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Muslims in U.S. praise Powell's remarks
Chicago Tribune
October 24, 2008

By Noreen S. Ahmed-Ullah

feature266 For many Muslim- and Arab-Americans, comments former Secretary of State Colin Powell made over the weekend about what in their view is the Islamophobia surrounding Sen. Barack Obama's candidacy were a much-needed salve on a festering sore.

On Meet the Press Sunday, Powell said what many Muslims and Arabs said they have waited to hear from a prominent figure like Powell throughout the 2008 presidential campaign.

Addressing the false rumor that Obama is a Muslim, Powell said: "The really right answer is: What if he is? ... Is there something wrong with being a Muslim in this country? The answer's no. That's not America. Is something wrong with some 7-year-old Muslim-American kid believing that he or she could be president?"

Ahmed Rehab, executive director of the Council of American Islamic Relations' Chicago office, called Powell's comments "a real morale booster."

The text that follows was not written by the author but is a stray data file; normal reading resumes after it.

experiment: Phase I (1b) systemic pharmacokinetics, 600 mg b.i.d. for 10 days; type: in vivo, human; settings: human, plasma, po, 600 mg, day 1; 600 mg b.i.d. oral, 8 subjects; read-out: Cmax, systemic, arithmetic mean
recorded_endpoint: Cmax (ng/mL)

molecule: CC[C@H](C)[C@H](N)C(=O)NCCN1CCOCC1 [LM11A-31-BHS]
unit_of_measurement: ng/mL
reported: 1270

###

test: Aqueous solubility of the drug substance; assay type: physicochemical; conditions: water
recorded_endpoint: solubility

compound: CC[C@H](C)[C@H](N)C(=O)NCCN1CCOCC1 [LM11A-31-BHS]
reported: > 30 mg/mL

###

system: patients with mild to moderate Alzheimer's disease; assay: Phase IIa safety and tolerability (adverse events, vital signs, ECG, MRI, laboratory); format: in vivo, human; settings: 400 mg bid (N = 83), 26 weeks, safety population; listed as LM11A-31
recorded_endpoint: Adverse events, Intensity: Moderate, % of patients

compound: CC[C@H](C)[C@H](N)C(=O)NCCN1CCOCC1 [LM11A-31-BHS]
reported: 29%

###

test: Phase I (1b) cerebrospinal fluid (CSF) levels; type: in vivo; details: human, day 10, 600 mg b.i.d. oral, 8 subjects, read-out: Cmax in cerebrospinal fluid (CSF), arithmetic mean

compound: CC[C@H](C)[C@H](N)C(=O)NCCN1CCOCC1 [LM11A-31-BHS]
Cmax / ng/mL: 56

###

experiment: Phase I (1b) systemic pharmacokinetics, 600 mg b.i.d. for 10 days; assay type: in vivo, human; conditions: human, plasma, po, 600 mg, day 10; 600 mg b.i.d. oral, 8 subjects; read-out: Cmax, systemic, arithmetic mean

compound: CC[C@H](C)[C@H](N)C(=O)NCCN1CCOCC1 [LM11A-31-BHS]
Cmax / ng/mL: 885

"With many politicians looking the other way out of political expediency, here was someone who called truth to power," he said.

A DVD about Muslim radicals distributed en masse in swing states and questions over Democratic candidate Obama's religion have left Muslim- and Arab-Americans weary of what they see as widespread antipathy toward Islam in the United States.

"There have been feelings of estrangement, feelings of bewilderment and feelings of being marginalized and stereotyped," said Shafic Budron, a board member of the American-Arab Anti-Discrimination Committee, one of the Arab community's leading civil rights groups.

Both parties have been equally to blame, Arab and Muslim activists said.

Muslim and Arab groups both cited Obsession: Radical Islam's War Against the West, a 2006 documentary film distributed by the nonprofit group Clarion Fund, as doing the most damage this election year. Nearly 28 million copies of the movie, which organizers said was about Islamic radicalism but critics said implied that all Muslims and Arabs are terrorists, were mailed and distributed as paid advertising in newspapers in swing states.

"I've never seen anything this concerted," said Laila al-Qatami, spokeswoman for the American-Arab Anti-Discrimination Committee. "It was a clear campaign to try and affect voters in swing states by promoting a lot of fear of Arabs and Muslims, and playing into the rumors circulated about Barack Obama being a Muslim."

Copyright © 2008 Chicago Tribune

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